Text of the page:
Isis has carried out its largest mass killing this year, executing 33 people, according to a monitoring group.
The terror group carried out mass execution in the al-Mayadin desert, near the strategic city of Deir Ezzor, the Britain-based Syrian Observatory for Human Rights reported.
It said its activists were "able to monitor the execution and see the bodies".
The report said 33 people aged 18 to 25 were "slaughtered by sharp tools" near a hole dug by the militants, which was "filled with blood".
The Observatory said it was unknown whether those executed were Syrian government forces, allied militia or rebel fighters.
US President Donald Trump has said the United States and its allies will destroy Isis and "protect civilization."
"We will destroy Isis and we will protect civilization. We have no choice," Mr Trump said at a joint White House news conference with Jordan's King Abdullah.
He said the king has been a leader in the fight to defeat Isis "once and for all".
The military campaign against the group has been building slowly. More cities have been recaptured from the militants, and Isis has lost large swaths of territory in Iraq and Syria.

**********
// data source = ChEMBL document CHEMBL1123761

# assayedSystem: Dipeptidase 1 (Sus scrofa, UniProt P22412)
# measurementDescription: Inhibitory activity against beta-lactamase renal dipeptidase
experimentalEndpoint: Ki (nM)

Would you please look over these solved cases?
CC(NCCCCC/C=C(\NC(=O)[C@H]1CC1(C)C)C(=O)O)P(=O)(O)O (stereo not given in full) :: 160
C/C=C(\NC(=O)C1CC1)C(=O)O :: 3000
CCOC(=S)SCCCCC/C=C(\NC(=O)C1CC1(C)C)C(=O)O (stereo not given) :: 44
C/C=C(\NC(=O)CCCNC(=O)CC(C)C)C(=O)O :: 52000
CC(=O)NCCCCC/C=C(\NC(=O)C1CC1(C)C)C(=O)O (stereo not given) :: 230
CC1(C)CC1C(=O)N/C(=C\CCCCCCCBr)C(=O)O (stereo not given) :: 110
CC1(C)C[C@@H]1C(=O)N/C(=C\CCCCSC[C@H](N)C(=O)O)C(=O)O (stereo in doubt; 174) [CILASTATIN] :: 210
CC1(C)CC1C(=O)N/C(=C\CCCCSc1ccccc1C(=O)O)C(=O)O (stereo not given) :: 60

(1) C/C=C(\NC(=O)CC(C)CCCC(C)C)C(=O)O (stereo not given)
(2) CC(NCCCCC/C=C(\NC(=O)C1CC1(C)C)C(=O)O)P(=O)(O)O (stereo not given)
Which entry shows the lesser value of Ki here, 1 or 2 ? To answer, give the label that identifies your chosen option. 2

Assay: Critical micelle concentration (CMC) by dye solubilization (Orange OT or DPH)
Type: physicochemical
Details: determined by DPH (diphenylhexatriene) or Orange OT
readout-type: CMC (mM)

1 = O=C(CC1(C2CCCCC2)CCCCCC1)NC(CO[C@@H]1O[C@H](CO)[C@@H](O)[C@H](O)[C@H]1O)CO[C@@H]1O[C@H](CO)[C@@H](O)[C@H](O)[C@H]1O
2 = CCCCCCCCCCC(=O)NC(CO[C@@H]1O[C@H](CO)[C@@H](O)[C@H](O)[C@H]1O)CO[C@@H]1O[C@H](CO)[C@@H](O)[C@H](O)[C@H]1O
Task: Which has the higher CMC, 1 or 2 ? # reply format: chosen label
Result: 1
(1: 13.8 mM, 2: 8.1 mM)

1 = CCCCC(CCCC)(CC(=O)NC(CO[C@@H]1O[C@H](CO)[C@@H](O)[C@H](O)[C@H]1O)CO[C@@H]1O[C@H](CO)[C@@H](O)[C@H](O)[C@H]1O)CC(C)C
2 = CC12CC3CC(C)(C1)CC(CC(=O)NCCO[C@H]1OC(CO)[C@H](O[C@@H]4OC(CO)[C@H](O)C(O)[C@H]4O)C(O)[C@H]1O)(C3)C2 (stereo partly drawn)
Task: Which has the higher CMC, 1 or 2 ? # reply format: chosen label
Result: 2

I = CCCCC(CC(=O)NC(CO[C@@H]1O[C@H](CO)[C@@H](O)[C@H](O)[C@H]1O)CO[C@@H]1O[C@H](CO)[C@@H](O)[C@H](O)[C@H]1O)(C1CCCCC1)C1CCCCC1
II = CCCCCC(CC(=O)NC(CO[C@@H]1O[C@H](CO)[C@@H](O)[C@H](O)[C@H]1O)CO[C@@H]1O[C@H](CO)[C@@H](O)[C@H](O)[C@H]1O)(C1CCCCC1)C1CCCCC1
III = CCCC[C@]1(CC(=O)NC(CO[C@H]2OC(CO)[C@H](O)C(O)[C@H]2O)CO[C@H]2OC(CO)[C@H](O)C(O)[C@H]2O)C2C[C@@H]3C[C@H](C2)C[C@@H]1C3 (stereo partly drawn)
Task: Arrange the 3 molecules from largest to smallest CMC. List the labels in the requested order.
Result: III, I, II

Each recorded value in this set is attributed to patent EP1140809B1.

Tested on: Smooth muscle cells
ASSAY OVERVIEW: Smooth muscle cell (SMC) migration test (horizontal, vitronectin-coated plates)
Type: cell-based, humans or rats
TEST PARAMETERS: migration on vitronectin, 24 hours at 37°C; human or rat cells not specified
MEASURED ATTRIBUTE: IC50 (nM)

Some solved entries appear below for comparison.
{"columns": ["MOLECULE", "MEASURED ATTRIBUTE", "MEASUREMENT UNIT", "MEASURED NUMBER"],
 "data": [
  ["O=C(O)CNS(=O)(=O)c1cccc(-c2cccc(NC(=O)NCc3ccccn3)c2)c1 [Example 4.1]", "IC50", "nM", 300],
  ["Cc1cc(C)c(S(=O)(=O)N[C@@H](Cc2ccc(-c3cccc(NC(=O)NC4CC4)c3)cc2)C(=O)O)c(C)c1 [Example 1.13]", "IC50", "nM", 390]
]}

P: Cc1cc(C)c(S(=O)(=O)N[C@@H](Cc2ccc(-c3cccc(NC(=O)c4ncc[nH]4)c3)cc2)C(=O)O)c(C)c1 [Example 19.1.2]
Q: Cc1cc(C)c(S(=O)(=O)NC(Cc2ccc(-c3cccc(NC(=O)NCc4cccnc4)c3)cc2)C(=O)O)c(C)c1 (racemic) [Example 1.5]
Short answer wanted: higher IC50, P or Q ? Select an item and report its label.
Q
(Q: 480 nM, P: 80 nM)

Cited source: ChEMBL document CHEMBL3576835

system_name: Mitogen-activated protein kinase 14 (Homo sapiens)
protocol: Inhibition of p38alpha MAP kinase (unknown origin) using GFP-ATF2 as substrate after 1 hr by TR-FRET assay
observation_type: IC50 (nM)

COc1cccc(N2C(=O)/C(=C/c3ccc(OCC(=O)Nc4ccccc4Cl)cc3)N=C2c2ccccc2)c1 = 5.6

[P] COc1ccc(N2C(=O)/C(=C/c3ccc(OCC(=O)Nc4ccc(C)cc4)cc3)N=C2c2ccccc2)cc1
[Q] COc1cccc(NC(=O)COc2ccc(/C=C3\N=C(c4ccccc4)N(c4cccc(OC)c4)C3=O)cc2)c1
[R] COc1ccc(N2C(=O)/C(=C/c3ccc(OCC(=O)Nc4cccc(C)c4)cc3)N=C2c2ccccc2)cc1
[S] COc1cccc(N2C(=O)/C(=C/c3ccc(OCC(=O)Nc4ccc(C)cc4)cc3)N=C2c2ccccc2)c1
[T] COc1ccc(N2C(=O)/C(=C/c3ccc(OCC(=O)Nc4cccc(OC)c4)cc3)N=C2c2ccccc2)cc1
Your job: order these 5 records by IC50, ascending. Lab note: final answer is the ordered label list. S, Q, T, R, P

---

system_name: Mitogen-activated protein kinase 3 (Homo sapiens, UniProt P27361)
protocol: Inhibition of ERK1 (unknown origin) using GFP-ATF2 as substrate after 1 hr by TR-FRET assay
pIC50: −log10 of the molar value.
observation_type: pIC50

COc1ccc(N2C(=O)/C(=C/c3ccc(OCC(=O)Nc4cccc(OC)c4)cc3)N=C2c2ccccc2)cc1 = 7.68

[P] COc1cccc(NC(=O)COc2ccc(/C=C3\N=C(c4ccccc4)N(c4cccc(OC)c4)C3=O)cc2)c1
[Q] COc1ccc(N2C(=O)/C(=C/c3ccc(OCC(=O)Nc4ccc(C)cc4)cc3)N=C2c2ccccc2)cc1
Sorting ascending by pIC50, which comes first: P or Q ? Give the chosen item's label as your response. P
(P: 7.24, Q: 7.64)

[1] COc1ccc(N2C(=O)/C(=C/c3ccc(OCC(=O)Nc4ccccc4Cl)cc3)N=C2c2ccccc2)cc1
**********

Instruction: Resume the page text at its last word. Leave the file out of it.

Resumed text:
However, the two biggest, climactic battles – to retake Mosul in Iraq, and Raqqa in Syria – have not been completed.
Last year Iraqi military forces, supported by the coalition, waged successful battles to oust Isis from a string of cities in the run-up to the Mosul fight.
Those included battles to take back eastern Mosul and the Iraq cities of Fallujah, Ramadi, and a number of smaller towns along the Tigris River. Backed by the coalition, the Iraqis were also able to defeat Isis at Makhmour and Qayyarah, enabling the military to establish bases at both locations and use them as logistical hubs for the battle to retake Mosul.
However, no major cities have been retaken in the last six weeks.
In February, Iraqi forces launched what is expected to be the last major battle against Isis in Iraq — the campaign to retake western Mosul.
Success has been slower in Syria, where the US initially struggled to find a qualified cadre of local fighters to advise and train.
Mr Trump is celebrated significant progress in recent weeks, as the US deployed hundreds more troops into Syria to help prepare local forces to retake Raqqa.